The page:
Common ravens had not nested in Ohio for more than 100 years. Large-scale habitat changes such as loss of mature forests from development drove the large, glossy-feathered birds to wilder, less developed portions of their ranges. By 1900, ravens no longer could be found in the Buckeye State.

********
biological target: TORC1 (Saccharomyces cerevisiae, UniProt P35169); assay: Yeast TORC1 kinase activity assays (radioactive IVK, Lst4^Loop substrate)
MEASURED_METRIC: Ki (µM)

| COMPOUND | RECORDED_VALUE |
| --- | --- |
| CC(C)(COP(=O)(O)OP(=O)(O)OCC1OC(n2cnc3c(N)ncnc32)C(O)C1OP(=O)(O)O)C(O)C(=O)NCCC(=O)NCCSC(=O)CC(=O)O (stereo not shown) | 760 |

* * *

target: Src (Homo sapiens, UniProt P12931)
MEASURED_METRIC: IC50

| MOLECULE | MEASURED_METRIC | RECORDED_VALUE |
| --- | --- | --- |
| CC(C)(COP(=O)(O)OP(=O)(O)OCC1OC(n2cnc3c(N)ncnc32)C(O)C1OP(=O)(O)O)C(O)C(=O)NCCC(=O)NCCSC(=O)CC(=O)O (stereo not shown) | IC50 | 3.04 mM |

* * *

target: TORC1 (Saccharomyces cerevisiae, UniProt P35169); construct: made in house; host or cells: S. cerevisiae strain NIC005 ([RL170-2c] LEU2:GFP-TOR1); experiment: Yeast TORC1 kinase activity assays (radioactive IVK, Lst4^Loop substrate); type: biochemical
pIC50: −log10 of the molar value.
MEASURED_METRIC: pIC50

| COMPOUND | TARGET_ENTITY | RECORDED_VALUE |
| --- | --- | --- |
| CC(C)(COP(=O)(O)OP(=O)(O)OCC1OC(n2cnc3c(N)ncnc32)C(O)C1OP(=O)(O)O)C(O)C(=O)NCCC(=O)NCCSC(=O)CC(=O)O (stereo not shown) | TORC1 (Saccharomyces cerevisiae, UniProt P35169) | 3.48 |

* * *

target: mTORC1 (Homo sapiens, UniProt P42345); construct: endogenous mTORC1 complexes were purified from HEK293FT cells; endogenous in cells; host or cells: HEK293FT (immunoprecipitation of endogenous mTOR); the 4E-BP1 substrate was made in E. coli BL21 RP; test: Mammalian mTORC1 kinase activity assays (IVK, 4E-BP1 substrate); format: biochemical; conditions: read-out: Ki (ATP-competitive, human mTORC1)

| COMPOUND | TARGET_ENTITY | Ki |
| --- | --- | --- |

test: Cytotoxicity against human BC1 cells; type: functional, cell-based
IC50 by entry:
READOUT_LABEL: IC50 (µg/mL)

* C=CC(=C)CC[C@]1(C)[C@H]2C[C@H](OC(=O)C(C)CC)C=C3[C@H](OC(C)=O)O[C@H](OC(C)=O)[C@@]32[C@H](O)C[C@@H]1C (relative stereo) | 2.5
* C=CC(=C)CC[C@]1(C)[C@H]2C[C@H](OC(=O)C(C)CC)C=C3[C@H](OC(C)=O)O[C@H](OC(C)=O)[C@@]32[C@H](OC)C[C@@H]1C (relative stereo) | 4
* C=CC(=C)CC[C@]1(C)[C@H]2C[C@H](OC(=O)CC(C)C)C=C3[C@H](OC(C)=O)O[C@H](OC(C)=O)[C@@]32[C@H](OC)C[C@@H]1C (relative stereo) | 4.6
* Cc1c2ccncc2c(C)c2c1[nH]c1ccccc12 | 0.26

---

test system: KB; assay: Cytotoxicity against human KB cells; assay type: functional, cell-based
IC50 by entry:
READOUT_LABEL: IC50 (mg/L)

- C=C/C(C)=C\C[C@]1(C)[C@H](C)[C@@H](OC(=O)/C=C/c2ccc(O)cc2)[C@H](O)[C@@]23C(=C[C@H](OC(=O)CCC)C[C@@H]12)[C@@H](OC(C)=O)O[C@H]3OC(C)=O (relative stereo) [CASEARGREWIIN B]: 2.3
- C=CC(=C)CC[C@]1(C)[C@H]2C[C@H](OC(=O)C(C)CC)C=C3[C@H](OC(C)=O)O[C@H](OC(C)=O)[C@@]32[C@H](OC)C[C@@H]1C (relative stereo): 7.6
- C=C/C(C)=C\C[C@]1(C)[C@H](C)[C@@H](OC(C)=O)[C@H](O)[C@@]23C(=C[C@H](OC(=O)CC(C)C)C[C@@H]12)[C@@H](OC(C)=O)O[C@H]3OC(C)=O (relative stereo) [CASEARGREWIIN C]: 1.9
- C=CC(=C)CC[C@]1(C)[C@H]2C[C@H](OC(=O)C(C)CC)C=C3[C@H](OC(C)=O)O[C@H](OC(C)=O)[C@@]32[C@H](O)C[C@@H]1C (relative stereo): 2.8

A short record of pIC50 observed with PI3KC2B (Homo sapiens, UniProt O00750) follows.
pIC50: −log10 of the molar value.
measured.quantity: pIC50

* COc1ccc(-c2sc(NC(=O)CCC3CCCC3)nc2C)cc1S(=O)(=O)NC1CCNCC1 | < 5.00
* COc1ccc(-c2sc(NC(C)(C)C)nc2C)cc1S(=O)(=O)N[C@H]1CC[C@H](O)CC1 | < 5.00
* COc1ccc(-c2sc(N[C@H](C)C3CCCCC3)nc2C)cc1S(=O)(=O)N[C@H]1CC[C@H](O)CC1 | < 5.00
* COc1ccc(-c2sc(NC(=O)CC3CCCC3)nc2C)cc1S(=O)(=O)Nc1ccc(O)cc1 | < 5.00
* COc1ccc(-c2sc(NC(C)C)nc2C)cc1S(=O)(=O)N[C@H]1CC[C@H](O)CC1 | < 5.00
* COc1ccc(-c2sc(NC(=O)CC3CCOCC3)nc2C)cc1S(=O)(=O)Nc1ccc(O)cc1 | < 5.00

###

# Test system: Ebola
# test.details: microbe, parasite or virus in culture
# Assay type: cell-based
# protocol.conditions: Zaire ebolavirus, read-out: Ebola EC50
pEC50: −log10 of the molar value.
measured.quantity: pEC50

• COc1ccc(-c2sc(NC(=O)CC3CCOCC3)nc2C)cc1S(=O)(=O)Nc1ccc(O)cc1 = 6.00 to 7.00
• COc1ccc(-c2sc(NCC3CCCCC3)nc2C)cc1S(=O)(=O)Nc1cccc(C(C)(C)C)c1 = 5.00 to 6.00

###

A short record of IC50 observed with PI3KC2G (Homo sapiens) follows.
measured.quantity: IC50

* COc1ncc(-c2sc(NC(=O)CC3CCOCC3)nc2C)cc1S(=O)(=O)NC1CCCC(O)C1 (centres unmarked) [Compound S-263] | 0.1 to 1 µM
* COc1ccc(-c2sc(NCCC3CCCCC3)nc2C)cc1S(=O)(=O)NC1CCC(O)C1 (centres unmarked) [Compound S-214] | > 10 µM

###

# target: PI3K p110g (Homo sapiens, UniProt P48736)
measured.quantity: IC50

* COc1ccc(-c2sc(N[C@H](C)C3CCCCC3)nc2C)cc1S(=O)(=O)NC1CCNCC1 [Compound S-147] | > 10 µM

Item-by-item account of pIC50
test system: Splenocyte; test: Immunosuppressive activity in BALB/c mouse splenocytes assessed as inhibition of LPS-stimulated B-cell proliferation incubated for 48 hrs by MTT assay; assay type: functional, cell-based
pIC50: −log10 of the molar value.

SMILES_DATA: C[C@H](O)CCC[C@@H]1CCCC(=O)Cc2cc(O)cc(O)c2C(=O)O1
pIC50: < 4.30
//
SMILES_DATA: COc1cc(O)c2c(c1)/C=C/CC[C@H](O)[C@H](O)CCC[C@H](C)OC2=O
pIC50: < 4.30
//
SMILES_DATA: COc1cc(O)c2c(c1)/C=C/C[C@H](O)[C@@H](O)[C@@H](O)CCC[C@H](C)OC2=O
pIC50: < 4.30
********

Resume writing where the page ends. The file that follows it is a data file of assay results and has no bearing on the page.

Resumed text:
This fascinating member of the crow family has been reclaiming former breeding grounds in recent years, as forests in Ohio and elsewhere have expanded, becoming better raven habitat. Forested land in Ohio has grown from 15 percent in 1940 to more than 30 percent today. Other long-absent species have found the state’s improving habitat a reason to come home, including bobcat and black bear.